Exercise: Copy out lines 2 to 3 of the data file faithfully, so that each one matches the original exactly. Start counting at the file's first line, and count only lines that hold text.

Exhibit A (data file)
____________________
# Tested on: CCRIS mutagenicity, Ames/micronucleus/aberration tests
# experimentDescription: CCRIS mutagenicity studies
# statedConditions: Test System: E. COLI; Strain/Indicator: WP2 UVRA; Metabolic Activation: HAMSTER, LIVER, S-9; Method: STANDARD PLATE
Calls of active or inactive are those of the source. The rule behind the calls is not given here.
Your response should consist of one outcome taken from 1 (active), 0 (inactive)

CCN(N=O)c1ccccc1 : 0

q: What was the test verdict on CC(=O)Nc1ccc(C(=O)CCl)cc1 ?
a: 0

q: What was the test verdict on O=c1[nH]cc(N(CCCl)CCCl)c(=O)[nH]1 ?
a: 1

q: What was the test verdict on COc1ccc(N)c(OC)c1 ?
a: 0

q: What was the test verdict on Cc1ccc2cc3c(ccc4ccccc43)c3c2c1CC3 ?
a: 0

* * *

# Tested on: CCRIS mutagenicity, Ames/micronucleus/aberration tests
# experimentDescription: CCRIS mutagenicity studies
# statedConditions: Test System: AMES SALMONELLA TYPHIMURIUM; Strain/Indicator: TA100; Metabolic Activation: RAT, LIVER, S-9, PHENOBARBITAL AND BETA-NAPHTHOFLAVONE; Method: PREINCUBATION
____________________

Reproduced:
# experimentDescription: CCRIS mutagenicity studies
# statedConditions: Test System: E. COLI; Strain/Indicator: WP2 UVRA; Metabolic Activation: HAMSTER, LIVER, S-9; Method: STANDARD PLATE